It took Jade Gadd 11 hours to finish her first English GCSE. At home with an invigilator and her parents on standby, she spent most of the scheduled 45-minute breaks having stress-induced seizures, and at one point amnesia stole her memory. She didn’t just forget what she was writing – she forgot who she was.
Jade is 17 and suffers from hypermobile Ehlers-Danlos syndrome (EDS), a rare hereditary condition that causes different systems in the body to shut down with no warning. Despite her debilitating condition, Jade, with the help of an extended network of family, friends and tutors, has three GCSEs. It is impossible to overstate this achievement: Jade has spent much of the last year unable to even get out of bed. This, in turn, has led to her also suffering from anxiety and depression.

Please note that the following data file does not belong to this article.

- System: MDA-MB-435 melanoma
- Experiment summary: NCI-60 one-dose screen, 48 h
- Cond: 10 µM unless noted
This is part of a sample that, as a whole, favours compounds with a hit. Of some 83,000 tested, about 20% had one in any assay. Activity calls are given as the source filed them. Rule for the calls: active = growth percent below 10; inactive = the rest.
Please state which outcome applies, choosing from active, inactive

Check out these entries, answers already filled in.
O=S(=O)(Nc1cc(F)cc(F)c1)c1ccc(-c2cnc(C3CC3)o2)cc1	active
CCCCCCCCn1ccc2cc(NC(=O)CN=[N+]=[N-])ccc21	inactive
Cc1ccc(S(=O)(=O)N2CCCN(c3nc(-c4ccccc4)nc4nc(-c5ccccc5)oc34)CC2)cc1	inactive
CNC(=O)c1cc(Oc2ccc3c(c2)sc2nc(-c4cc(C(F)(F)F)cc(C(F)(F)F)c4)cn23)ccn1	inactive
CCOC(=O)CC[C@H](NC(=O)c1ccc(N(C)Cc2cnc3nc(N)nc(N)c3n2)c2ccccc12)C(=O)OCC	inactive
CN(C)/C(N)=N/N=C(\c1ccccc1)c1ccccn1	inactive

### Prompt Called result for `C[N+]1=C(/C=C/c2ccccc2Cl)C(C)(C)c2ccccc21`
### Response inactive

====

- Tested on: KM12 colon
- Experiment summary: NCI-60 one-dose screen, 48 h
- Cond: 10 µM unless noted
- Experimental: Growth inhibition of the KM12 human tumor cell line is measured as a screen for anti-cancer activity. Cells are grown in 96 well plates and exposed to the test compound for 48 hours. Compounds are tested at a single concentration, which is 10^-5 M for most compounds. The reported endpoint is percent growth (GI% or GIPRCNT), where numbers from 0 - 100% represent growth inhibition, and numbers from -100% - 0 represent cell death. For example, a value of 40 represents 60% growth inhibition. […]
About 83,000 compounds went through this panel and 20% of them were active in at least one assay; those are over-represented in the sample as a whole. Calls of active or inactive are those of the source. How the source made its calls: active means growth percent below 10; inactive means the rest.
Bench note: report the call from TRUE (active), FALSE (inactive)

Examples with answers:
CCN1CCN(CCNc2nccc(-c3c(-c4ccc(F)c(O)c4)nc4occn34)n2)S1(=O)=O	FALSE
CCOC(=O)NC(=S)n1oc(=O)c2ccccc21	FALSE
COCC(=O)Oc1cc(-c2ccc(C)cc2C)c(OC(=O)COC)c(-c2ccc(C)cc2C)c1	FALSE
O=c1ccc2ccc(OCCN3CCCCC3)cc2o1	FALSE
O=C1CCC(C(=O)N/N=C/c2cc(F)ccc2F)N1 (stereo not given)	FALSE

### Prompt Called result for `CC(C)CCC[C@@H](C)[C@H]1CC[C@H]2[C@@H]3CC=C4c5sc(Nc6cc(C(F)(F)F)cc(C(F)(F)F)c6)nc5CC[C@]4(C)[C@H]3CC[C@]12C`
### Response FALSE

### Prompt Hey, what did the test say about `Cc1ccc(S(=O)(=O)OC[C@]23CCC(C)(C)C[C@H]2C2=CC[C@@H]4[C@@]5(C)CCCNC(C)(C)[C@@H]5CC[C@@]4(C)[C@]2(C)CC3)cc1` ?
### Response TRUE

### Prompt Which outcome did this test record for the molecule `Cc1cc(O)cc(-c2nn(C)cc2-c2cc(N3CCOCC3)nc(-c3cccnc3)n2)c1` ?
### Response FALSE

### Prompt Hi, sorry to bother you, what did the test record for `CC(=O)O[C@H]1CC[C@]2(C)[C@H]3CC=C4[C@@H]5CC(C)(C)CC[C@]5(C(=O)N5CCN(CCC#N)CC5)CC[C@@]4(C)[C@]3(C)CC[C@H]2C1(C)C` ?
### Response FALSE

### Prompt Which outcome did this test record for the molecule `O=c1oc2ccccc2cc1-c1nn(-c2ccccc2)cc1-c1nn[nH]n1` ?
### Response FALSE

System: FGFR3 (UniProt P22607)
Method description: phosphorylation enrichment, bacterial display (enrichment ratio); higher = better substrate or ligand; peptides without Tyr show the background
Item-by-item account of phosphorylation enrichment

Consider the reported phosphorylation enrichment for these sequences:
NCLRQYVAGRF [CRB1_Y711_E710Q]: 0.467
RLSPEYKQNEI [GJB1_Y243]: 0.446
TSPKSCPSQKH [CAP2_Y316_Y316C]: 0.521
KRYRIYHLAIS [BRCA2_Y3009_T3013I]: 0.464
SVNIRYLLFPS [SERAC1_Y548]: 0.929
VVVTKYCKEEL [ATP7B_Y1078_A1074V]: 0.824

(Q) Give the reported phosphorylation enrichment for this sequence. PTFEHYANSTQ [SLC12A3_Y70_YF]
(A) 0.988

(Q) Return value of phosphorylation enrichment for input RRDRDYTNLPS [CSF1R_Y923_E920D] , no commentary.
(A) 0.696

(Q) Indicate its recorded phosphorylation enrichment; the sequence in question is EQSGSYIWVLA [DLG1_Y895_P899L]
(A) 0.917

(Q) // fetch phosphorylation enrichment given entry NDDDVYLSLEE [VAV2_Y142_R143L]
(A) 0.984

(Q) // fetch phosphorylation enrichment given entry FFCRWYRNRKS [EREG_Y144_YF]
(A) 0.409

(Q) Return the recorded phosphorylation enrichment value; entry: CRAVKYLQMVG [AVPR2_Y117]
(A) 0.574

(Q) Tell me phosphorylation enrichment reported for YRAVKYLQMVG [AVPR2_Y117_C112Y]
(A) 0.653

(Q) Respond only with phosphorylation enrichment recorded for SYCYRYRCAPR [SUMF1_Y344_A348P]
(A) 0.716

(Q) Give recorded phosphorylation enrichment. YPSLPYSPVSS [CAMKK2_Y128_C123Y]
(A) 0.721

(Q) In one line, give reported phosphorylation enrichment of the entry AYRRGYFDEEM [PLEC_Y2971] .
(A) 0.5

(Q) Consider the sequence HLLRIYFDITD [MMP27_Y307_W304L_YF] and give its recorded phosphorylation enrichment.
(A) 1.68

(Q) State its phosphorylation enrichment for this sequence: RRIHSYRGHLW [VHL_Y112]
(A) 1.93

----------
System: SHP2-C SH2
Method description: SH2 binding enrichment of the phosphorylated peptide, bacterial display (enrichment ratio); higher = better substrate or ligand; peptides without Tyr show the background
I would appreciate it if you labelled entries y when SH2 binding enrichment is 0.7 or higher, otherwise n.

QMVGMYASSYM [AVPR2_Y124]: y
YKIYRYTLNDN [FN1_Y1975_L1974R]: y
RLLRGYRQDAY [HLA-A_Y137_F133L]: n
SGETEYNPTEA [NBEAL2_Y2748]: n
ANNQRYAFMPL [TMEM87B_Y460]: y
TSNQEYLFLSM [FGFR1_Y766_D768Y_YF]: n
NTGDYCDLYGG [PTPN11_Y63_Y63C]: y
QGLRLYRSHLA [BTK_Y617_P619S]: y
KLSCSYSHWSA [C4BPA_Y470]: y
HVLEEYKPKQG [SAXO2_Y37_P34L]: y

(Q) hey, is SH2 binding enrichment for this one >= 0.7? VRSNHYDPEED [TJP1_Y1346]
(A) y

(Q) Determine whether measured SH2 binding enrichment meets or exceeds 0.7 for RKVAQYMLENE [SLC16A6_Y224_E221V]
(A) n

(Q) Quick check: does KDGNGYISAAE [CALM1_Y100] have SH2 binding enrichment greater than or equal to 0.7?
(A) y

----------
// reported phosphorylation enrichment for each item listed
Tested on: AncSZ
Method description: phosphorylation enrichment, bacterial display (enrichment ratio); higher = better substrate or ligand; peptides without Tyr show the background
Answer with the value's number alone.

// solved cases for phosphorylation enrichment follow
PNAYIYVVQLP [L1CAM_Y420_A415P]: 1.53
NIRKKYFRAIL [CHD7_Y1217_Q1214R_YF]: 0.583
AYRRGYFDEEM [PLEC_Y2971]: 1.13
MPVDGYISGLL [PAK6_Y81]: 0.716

Bee is Jade’s telepresence robot, it can be placed carried in a rucksack and placed on Jade’s empty desk in a classroom, to act as her eyes, ears and voice while she listens in from home.
When Jade returns to her school, Durham Johnston, next Wednesday, she will watch lessons live via an app on her iPad, and – here’s what sets Bee’s functionality apart from apps such as Skype or FaceTime – she will be able to move the robot’s head 360 degrees to see her classmates during group sessions. If she wants to contribute to the class, she can turn on a light remotely to alert the teacher and then communicate through a built-in speaker.
“Bee lets me do everything I didn’t think I’d ever be able to do,” says Jade. “It allows me to be there, and hear first hand what’s being said, and be part of the class.”
“Also, it can be very isolating being in a little room reading notes all day. Bee makes it exciting again, because I’m no longer scared of what I’m not going to be able to do. I’m excited about what I’m going to learn.”
By Tabi Jackson Gee - 30 August 2017